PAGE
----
While the government can expect to save up to $300 million through electronic service delivery, one IT researcher claims departments are failing to measure key performance indicators of e-commerce efficiencies.
Marc Phillips, chief executive of Sydney-based online research firm APT Strategies, claims that 40 per cent of government agencies have no framework for measuring the economic benefits of e-commerce based services.
The finding comes from an APT study, The Economic Benefits of Australian Government Online, for which APT surveyed 100 government departments and agencies from the health, employment, education and training, transport, and finance and administration offices over the past year.
According to Phillips, government e-commerce activities focus on government to government (G2G) exchange, government to citizen (G2C) interaction and business to business (B2B) e-procurement.
For such activities, Phillips said agencies across the board could not quantify the cost savings of online business because they did not monitor key performance metrics like accurate Web visitor statistics or financial data.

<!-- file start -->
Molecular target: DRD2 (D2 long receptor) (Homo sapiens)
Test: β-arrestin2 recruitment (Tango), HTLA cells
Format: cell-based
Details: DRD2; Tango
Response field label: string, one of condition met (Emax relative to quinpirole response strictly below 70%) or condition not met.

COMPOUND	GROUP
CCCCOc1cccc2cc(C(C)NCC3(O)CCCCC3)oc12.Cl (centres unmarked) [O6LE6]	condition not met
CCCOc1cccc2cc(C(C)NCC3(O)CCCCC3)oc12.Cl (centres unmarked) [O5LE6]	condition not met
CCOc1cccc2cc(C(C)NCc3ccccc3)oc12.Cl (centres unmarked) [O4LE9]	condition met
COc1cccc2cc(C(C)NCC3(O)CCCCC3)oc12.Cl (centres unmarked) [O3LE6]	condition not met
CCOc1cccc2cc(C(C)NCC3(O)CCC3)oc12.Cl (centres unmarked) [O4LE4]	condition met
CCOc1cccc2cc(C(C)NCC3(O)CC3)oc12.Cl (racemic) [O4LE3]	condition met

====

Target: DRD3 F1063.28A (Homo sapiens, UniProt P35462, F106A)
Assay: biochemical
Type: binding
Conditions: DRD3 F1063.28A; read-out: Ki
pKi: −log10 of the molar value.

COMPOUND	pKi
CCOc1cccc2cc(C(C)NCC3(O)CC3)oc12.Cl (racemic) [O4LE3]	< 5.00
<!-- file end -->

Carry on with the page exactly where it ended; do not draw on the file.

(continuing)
"Reporting procedures are causing inaccurate evaluation of the clear benefits and cost savings being achieved," he said.
Phillips added that by Web-enabling existing paper-based services, the government replaced inefficient administrative processes like formed-based processing, stamping and enveloping.
However, he claimed there were clear examples of both federal and state government departments and agencies "failing to correctly document and publicise their cost savings".
Despite "big debate" in government departments over the value of measuring Web page impressions or user sessions for performance-based metrics, Phillips said they "don't care because they're not accountable".
"There's no metrics or standardised expectations; IT project managers are merely concerned with using their budgets," he said.
"A lot of the time departments get given the money and spend it, but they don't think twice to measure the economic benefits, like how many customer service calls they save by having an online process, or how many stamps they save by cutting out paper-based processing."
Phillips said many departments had IT budgets in the $100,00 to $200,000 range, yet "their care factor is zero".
He added that in some cases, there was "growing concern" savings from technology implementations were not being passed onto the taxpayer.
"For everyday processes like rate and bill-paying, the social benefits like cohesion and maintaining a level of consumer privacy online, are not being shared with the end-user," he said.